Saturday, October 16, 2021

Michigan Double Murder.

A very anxious and excited man arrived at the jail in Ann Arbor, Michigan, around midnight, October 22, 1871. He told the jailer he was unwell and wanted to sleep in the jail that night. The jailor decided it was in everyone’s best interest to give him what he wanted. As he locked the cell door, the man burst out crying but would not say why. The following morning the jailor released him. 

The man, Henry Wagner, went to see his brother August and declared that he thought he had murdered his wife. “I don’t know what I have been doing,” he said, “I don’t know whether she will live or not.” They went to the police and gave Officer Leonard the key to Wagner’s house so he could check on the wife’s condition. 

Wagner’s wife, Henrietta, ran a fancy store with her partner Mary Miley. Henry, Henrietta, and Henrietta’s 3-year-old son Oscar lived in the back room of the store. What Officer Leonard saw when he opened the door to their room nearly froze his blood. Mrs. Wagner lay on her side in her nightdress; her head was a mass of pounded flesh and bone. Around her, spatters of blood and clots of bloody gore covered the walls and nightclothes. Nearby laid a bloody hatchet—she had been beaten with the blunt end. After several minutes, the officer heard a slight rustling in the bed. He pulled back the covers to find little Oscar covered with blood; his head had been smashed, but he was still alive. Leonard notified the coroner and arrested Henry Wagner. Oscar died a few hours later.

The Wagners had come to Ann Arbor from Germany about three years earlier. At the time, they were unmarried; Henrietta was the ex-wife of Henry’s older brother, Oscar’s father, who was still living in Germany. Henry and Henrietta married the previous July, but at times it was an unhappy marriage—they would have serious arguments, sometimes ending in violence. Despite the fighting, Henry declared he had always loved his wife very dearly. 

24-year-old Henry Wagner related what had occurred the night of the murder to a reporter who visited him in jail:

“For the past two or three days, we lived most happily; she never seemed to love me so much. Last night she went to bed, I don’t know what time. I said to her good night and went to the bed to kiss her when she spit in my face and kicked me, saying, go away, you are a crazy man, and I can’t live with a crazy man. I said to her, give me my money, and I will go. She said nothing to this. I then went and got the money and started to leave, when she jumped up and said, ‘I will cut you in pieces before you go with that money.’ That made me very angry, and I took the hatchet from the wood-box and went toward her, she jumped at me and called me a dog, and told me to leave the house. I kept brandishing the hatchet to frighten her. She and the child both cried fire and murder, and as she clutched me by the throat, I hit her accidentally. She fell right down and said, “Oh my,” and groaned. When I saw what I had done, that she was hurt so she could never get well, I thought I would put an end to her life and struck her several times. After this, I remember nothing. I seemed to see my wife before my eyes all the time. I don’t remember striking the boy at all. I remember putting out the light and locking the door. I went out in the street, but I could not go anywhere I did not see my wife just as I struck her, lying before my eyes. I came down to the jail, but I could not sleep or eat. I don’t know what I shall do.”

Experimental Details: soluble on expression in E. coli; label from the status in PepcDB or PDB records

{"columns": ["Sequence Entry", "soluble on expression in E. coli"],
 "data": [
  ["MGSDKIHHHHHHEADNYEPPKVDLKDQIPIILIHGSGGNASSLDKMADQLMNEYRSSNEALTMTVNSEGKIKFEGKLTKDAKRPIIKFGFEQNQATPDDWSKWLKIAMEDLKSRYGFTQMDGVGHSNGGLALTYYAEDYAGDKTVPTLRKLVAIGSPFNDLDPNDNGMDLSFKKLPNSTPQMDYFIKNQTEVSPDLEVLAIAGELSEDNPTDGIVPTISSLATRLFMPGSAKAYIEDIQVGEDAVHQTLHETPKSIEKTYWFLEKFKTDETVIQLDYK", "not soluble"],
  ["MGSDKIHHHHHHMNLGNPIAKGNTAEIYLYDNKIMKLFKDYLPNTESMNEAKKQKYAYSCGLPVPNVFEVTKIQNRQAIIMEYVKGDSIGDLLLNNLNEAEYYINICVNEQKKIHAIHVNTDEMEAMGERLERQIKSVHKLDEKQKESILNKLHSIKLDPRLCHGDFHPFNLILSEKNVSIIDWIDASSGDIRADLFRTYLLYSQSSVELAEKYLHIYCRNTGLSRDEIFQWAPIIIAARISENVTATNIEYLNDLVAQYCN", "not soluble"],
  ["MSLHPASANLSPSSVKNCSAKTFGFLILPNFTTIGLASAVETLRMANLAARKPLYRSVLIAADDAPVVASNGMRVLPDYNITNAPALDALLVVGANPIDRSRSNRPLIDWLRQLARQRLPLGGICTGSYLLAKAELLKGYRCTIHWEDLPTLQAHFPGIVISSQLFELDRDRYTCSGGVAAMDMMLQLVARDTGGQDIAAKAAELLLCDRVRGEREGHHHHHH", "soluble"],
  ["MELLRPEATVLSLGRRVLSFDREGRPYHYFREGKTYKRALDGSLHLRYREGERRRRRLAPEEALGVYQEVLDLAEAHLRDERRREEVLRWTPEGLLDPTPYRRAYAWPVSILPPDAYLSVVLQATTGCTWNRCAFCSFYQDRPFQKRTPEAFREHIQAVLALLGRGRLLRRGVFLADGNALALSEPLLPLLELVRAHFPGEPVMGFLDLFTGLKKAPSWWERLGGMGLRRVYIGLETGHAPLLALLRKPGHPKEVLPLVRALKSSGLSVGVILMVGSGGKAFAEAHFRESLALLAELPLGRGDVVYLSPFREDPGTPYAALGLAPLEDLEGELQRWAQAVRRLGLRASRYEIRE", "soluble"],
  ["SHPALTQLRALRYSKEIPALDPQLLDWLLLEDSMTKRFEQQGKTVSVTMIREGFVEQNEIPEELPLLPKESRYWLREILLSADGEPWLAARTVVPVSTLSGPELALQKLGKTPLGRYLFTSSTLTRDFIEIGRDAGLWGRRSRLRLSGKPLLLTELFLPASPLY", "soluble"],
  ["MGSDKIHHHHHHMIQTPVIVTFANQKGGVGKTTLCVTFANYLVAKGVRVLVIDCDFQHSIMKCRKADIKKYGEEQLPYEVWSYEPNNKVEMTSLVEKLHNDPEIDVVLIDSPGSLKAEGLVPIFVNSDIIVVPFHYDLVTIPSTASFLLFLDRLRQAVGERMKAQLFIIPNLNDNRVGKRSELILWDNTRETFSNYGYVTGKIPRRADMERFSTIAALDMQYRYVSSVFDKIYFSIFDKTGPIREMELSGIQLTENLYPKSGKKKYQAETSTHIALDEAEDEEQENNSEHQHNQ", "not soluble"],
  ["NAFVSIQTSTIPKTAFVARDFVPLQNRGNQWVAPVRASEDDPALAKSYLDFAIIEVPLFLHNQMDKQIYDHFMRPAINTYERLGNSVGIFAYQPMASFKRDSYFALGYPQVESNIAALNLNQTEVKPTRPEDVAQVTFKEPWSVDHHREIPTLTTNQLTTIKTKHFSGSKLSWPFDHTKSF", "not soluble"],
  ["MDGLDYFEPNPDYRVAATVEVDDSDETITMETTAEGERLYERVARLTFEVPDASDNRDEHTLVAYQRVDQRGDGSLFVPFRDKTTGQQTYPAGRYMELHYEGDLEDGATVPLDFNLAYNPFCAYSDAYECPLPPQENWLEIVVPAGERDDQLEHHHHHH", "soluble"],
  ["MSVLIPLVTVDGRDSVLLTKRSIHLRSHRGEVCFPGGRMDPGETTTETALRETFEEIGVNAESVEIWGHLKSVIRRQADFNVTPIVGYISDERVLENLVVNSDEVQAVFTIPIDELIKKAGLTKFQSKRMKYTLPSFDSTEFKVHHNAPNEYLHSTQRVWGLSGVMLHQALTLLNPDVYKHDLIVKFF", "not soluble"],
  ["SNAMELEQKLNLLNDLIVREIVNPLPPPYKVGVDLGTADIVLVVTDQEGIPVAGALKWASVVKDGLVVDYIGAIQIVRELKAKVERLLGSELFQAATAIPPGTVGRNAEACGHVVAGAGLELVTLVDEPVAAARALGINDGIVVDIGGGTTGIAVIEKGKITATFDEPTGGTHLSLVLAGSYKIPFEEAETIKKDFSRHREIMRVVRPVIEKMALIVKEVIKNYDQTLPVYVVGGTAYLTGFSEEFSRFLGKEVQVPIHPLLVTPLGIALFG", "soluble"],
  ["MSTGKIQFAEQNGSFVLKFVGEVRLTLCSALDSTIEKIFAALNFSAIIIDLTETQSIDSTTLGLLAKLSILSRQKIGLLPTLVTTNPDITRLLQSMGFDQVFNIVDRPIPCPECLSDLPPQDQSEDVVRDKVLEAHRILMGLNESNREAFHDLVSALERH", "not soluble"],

At the inquest the following day, August Wagner testified that the trouble between Henry and Henrietta was due to the child. Henrietta had been the prostitute of their older brother in Germany. They had several children together, and he called her his wife, but they were never married. He believed that Henry was Oscar’s father, but Henry did not acknowledge this.

Mary Miley testified that Henry was very jealous of Henrietta and the trouble between them began about two weeks after their wedding. Mary said he had willed Henrietta all his property, including money still in Germany. A written contract giving her all his money, some $3,000, was found in Henry’s pocket, torn in two.

The newspapers speculated correctly that Henry Wagner would try “the insanity dodge” at his trial the following March. Friends, coworkers, and clergymen testified that Henry always seemed excited and uneasy, speaking in a disconnected manner, frequently disparaging his wife’s character. August Wagner said that the family always considered him of unsound mind.

The defense had no professional witnesses to give medical testimony as to the state of Henry Wagner’s mind, but the prosecution did. Professor Palmer, a specialist in insanity, visited Wagner in jail several times and conversed with him. He testified that Wagner did not show any signs of insanity or anything to indicate homicidal impulse. Drs. Lewitt and Kapp also examined Wagner and agreed that he was perfectly sane.

The jury deliberated for two hours then found Henry Wagner guilty of first-degree murder. He was sentenced to life in prison in solitary confinement and hard labor.

“Ann Arbor,” Detroit Free Press, March 14, 1872.
“Conclusion of the Wagner Murder Case,” Detroit Free Press, March 16, 1872.
“The Double Murder At Ann Arbor,” Jackson Citizen Patriot, October 24, 1871.
“Minor Telegrams,” Cincinnati Daily Gazette, October 24, 1871.
“Murder of a Wife and Child,” Illustrated Police News, December 21, 1871.
“A Startling Murder,” Vermont Union, November 3, 1871.
“The Trial of Henry Wagner,” Michigan Argus, March 22, 1872.
“The Trial of Wagner,” Michigan Argus, March 15, 1872.
“The Wagner Murder,” Detroit Free Press, March 13, 1872.


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